Gellu Naum, recognised as one of the foremost Romanian Surrealists, moved to the village of Comana, spending most of his final years in a charming summer house there. Comana is situated in a commune of the same name, approximately 20 miles south of Bucharest. The area also boasts the delightful Comana Nature Park.
The house is now a memorial to Naum and has been left exactly as it was when he resided there. Apple trees are scattered across the yard, and the entrance is guarded by carved cats heads; Inside this unique house, the rooms are filled with traditional woven rugs and wooden furniture. Many cultural events have been held there, including talks by Tanti Marioara, who shared some personal memories and stories about the celebrated poet’s life.
Gellu enjoyed retreating to the summer house, into a ‘universe of his own creation’, isolating himself from the external social and political context of the period. He is known not only for his links with the Surrealist movement, but also as a prominent poet, dramatist, novelist, children’s writer and a translator. Although Socialist Realism had become Romania’s official cultural policy, he never stopped writing Surrealist poems, many of which were published years after he composed them.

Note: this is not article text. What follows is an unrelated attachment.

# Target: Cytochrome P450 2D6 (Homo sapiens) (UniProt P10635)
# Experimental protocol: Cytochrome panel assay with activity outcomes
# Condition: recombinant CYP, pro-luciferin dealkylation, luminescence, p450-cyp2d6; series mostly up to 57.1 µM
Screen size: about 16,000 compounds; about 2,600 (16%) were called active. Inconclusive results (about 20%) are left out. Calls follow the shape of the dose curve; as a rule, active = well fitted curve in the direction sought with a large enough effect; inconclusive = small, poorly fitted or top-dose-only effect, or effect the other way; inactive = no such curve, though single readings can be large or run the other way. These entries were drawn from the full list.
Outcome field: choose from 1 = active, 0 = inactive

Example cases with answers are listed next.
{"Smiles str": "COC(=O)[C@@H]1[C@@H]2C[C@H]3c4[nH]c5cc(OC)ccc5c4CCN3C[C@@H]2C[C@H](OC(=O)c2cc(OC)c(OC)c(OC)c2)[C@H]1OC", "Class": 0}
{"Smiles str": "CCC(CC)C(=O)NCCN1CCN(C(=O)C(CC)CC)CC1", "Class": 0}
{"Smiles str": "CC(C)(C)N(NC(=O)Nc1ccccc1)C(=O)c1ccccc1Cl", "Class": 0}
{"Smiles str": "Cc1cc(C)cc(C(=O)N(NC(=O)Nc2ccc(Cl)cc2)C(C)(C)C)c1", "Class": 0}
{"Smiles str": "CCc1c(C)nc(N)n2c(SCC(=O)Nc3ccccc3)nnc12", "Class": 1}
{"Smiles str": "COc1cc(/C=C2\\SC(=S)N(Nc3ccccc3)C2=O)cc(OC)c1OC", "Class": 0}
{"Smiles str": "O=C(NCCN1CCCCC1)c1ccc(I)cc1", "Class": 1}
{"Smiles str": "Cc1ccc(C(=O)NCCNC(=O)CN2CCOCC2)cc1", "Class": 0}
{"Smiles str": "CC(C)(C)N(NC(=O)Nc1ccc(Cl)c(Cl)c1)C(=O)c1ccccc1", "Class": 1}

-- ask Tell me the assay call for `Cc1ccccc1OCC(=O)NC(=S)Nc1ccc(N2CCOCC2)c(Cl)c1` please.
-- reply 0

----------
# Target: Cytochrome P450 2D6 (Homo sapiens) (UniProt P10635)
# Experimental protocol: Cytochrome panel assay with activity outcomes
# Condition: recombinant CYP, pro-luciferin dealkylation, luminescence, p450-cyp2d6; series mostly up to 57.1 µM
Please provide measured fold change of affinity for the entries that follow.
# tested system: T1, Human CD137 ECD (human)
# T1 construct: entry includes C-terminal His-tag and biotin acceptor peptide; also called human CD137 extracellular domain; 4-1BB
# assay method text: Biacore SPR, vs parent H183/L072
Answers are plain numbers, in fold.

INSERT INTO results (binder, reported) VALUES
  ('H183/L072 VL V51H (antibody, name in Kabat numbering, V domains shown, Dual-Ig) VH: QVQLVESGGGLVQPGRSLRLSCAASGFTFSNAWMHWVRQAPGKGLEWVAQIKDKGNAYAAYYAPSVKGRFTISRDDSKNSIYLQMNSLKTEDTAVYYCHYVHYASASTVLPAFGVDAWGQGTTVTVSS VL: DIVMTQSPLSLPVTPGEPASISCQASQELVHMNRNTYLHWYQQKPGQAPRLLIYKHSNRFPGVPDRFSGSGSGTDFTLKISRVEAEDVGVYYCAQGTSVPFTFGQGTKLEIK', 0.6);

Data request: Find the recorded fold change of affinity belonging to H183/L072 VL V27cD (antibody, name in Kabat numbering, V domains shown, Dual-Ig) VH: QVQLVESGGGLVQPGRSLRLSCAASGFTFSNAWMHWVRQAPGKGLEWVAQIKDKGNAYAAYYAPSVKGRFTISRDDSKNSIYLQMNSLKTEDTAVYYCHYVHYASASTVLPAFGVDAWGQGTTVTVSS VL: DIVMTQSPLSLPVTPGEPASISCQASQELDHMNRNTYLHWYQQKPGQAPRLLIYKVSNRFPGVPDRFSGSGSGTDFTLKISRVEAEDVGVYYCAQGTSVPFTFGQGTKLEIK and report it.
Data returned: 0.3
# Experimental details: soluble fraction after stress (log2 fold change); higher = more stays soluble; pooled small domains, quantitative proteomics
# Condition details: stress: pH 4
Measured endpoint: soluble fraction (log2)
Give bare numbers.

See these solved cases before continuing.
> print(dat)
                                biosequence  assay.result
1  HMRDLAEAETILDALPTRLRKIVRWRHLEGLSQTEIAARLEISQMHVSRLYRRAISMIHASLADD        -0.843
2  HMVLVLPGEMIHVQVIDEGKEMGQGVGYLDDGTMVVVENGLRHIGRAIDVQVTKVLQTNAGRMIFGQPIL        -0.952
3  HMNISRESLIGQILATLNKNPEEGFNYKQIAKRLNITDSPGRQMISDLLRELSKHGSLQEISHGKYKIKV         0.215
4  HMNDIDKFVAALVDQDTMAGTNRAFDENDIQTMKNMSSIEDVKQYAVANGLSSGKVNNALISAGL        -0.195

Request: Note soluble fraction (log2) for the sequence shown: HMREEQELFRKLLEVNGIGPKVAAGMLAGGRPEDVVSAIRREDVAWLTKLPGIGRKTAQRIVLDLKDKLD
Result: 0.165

The house at the Comana becomes the scene of a new play by Maria Manolescu, ‘The Ivy Door’. The play has been adapted for performance by GoodDog Theatre Company.